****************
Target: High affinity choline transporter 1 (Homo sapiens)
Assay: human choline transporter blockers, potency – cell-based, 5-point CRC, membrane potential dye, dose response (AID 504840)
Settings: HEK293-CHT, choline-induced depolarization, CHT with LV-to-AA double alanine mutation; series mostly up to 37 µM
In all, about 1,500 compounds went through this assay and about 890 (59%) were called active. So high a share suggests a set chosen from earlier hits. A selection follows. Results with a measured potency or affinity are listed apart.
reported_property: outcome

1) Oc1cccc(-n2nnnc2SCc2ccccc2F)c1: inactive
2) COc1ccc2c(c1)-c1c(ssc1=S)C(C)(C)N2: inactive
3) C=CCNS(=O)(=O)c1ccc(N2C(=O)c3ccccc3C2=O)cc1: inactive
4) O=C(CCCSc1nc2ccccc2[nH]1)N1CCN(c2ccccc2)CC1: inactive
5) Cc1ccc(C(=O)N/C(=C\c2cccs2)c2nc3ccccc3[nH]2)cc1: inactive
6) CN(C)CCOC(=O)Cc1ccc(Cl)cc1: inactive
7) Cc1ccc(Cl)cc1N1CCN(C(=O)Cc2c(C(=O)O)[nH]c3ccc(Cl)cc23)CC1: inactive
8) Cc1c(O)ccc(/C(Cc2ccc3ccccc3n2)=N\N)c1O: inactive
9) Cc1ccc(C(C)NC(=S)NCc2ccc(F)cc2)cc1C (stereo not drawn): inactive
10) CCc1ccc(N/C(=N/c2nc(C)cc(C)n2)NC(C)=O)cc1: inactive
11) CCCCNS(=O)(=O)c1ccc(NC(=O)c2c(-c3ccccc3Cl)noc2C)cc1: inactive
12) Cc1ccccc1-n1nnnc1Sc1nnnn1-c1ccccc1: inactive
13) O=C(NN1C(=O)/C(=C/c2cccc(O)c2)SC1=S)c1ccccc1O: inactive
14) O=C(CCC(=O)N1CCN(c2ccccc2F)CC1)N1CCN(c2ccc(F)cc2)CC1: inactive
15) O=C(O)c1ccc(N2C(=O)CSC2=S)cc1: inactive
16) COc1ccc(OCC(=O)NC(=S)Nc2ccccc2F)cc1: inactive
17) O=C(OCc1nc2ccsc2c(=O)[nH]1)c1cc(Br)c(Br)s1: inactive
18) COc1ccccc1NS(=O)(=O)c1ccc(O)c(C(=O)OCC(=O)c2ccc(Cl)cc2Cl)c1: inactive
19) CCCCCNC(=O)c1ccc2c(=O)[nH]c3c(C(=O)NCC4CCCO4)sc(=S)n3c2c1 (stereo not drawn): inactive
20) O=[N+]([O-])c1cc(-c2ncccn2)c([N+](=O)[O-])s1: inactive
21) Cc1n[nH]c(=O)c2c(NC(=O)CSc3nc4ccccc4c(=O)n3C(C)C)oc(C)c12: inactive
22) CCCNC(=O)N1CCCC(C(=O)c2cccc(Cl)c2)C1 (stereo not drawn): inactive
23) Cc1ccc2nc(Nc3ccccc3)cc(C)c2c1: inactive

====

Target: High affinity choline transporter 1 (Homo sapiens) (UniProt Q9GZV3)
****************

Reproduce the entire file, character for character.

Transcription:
Target: High affinity choline transporter 1 (Homo sapiens)
Assay: human choline transporter blockers, potency – cell-based, 5-point CRC, membrane potential dye, dose response (AID 504840)
Settings: HEK293-CHT, choline-induced depolarization, CHT with LV-to-AA double alanine mutation; series mostly up to 37 µM
In all, about 1,500 compounds went through this assay and about 890 (59%) were called active. So high a share suggests a set chosen from earlier hits. A selection follows. Results with a measured potency or affinity are listed apart.
reported_property: outcome

1) Oc1cccc(-n2nnnc2SCc2ccccc2F)c1: inactive
2) COc1ccc2c(c1)-c1c(ssc1=S)C(C)(C)N2: inactive
3) C=CCNS(=O)(=O)c1ccc(N2C(=O)c3ccccc3C2=O)cc1: inactive
4) O=C(CCCSc1nc2ccccc2[nH]1)N1CCN(c2ccccc2)CC1: inactive
5) Cc1ccc(C(=O)N/C(=C\c2cccs2)c2nc3ccccc3[nH]2)cc1: inactive
6) CN(C)CCOC(=O)Cc1ccc(Cl)cc1: inactive
7) Cc1ccc(Cl)cc1N1CCN(C(=O)Cc2c(C(=O)O)[nH]c3ccc(Cl)cc23)CC1: inactive
8) Cc1c(O)ccc(/C(Cc2ccc3ccccc3n2)=N\N)c1O: inactive
9) Cc1ccc(C(C)NC(=S)NCc2ccc(F)cc2)cc1C (stereo not drawn): inactive
10) CCc1ccc(N/C(=N/c2nc(C)cc(C)n2)NC(C)=O)cc1: inactive
11) CCCCNS(=O)(=O)c1ccc(NC(=O)c2c(-c3ccccc3Cl)noc2C)cc1: inactive
12) Cc1ccccc1-n1nnnc1Sc1nnnn1-c1ccccc1: inactive
13) O=C(NN1C(=O)/C(=C/c2cccc(O)c2)SC1=S)c1ccccc1O: inactive
14) O=C(CCC(=O)N1CCN(c2ccccc2F)CC1)N1CCN(c2ccc(F)cc2)CC1: inactive
15) O=C(O)c1ccc(N2C(=O)CSC2=S)cc1: inactive
16) COc1ccc(OCC(=O)NC(=S)Nc2ccccc2F)cc1: inactive
17) O=C(OCc1nc2ccsc2c(=O)[nH]1)c1cc(Br)c(Br)s1: inactive
18) COc1ccccc1NS(=O)(=O)c1ccc(O)c(C(=O)OCC(=O)c2ccc(Cl)cc2Cl)c1: inactive
19) CCCCCNC(=O)c1ccc2c(=O)[nH]c3c(C(=O)NCC4CCCO4)sc(=S)n3c2c1 (stereo not drawn): inactive
20) O=[N+]([O-])c1cc(-c2ncccn2)c([N+](=O)[O-])s1: inactive
21) Cc1n[nH]c(=O)c2c(NC(=O)CSc3nc4ccccc4c(=O)n3C(C)C)oc(C)c12: inactive
22) CCCNC(=O)N1CCCC(C(=O)c2cccc(Cl)c2)C1 (stereo not drawn): inactive
23) Cc1ccc2nc(Nc3ccccc3)cc(C)c2c1: inactive

====

Target: High affinity choline transporter 1 (Homo sapiens) (UniProt Q9GZV3)